Toddler’s answer to 911 dispatchers is just what you think it is

You’d never know it from his jumpy voice, but a 4-year-old boy wants to be an emergency responder now. Police in Warren County, Ohio, received a seriously adorable emergency call, from little Carson Johnson…

Toddler’s answer to 911 dispatchers is just what you think it is

You’d never know it from his jumpy voice, but a 4-year-old boy wants to be an emergency responder now.

Police in Warren County, Ohio, received a seriously adorable emergency call, from little Carson Johnson and his parents. The dispatcher dropped her head as she spoke to the boy, and broke out laughing.

The family accidentally left the phone in a vehicle, and when Johnson went into the house, he realized what was happening. He quickly dialed 911, but didn’t seem to know what to say.

But he thought someone needed help, and was eager to go help them.

One the dispatcher had it and could figure out how to break it to the family, Johnson said: “Officer. I gotta go help people now!”

“He’s got attitude!” the dispatcher commented. “That’s impressive.”

Police released an audio clip Wednesday to show how even small children with fire department training can have an important role to play in emergency situations. And more than a little kid can help. (Bonus: There are also sound effects, for that extra special effect.)

Johnson said that when he called, his parents told him to say something to the dispatcher.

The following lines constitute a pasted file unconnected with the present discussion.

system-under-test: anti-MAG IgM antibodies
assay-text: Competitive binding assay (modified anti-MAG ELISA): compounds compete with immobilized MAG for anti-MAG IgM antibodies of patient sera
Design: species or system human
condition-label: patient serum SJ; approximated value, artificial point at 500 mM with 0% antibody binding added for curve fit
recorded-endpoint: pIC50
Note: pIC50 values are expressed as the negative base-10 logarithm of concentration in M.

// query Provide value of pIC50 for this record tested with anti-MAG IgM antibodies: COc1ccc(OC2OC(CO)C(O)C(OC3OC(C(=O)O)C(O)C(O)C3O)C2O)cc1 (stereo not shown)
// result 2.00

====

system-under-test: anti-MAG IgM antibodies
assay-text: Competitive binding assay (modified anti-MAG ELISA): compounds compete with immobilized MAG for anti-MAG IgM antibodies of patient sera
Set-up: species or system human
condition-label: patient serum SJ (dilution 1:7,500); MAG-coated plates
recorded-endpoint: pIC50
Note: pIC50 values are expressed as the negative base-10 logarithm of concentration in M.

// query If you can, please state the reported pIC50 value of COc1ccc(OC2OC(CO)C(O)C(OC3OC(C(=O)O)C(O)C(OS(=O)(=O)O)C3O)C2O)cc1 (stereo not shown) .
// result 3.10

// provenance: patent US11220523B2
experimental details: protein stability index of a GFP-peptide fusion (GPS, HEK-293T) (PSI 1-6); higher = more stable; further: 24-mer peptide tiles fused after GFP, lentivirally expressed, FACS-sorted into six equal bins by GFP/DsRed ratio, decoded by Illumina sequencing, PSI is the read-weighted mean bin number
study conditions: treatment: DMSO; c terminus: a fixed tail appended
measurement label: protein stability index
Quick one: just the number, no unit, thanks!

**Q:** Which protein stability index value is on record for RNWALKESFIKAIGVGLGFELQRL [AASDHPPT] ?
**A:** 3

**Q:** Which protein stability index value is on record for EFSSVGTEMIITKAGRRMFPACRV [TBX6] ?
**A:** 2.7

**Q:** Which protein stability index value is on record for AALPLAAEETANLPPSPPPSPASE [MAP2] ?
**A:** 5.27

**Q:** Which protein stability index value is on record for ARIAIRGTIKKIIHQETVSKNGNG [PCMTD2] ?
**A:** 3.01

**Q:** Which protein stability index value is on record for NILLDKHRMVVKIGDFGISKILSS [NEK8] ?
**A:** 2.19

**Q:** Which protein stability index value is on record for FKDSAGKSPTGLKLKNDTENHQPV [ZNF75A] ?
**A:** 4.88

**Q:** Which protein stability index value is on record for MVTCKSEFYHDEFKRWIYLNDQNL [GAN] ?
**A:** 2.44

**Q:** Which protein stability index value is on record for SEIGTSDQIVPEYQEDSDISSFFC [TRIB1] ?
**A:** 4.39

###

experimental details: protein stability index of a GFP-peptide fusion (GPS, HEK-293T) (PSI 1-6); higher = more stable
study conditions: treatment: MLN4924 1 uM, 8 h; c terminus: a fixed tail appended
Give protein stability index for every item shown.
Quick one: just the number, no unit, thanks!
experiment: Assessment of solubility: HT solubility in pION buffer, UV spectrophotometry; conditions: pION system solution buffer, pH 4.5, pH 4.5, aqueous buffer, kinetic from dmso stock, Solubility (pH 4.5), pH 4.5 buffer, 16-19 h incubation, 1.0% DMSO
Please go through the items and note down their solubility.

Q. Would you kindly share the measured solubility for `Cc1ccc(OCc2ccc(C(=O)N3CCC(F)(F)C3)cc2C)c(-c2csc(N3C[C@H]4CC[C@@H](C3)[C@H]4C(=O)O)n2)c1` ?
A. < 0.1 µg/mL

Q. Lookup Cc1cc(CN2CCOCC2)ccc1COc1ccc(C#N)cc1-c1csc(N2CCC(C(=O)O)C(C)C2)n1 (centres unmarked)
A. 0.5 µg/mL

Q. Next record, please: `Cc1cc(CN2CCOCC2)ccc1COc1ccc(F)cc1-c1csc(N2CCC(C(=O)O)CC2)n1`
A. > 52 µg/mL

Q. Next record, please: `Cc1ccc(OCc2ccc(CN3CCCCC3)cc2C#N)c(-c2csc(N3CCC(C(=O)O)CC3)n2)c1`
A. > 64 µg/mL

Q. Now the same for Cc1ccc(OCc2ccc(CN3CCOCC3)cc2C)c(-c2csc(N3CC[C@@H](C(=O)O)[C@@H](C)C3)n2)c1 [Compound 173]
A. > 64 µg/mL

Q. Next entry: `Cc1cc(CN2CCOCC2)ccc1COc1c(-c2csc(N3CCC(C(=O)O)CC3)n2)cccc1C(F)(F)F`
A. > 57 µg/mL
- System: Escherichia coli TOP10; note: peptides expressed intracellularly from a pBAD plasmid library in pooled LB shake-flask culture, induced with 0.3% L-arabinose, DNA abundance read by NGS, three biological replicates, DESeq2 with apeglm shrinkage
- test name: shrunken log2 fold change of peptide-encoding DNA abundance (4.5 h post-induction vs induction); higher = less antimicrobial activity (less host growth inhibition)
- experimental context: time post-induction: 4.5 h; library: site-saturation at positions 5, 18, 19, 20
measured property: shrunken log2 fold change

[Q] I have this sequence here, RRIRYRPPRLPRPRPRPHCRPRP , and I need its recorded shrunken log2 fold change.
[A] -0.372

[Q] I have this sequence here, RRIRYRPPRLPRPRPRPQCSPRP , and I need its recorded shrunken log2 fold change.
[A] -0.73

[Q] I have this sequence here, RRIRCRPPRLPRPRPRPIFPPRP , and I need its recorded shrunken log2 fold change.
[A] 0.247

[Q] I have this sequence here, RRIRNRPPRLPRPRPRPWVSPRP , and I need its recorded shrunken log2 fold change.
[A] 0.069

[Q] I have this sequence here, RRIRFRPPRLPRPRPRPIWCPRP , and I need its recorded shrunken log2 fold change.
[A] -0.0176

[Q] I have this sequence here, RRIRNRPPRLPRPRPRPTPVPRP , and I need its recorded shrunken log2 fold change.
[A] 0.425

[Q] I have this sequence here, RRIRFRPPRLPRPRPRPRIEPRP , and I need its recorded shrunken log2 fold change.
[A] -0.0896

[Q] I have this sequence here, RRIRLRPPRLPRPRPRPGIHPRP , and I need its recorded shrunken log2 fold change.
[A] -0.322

“Go ahead and give her some chances to show her what she knows,” his dad advised.

“Officer, I gotta go help people now!” Johnson said.

“Officer, wait,” the dispatcher said. “He is only 4 years old, but this is what you would say if a 9-year-old wants to come in. You say, go get police in the room.”

Johnson walked out of the house, holding his rambunctious dog. His sister, Madisen, played with the phone as well.

And the operator was ready with a big smile.

“Caller?”

“Caller! I gotta go help people now!”

“Officer, I gotta go,” Johnson said again.

“OK. Officer, do you know who you’re calling?”

“Sure. Cops, for a while, around here. And even the fire department,” he said.

The police officer told him to be quiet and waited.

“Officer, you got to be quiet, OK?” the police officer said.

When Johnson walked back into the room, the operator was ready with the big smile.

“You are not messing around, you are taking action,” she said.

Johnson looked up at the operator, and went outside with a grin.

Johnson’s father said that he knew his son had a call with police during the morning, but doesn’t remember how long.

“We’ll let the police know he wanted to take action on a call, so we can send him some stuff for next time,” he said.

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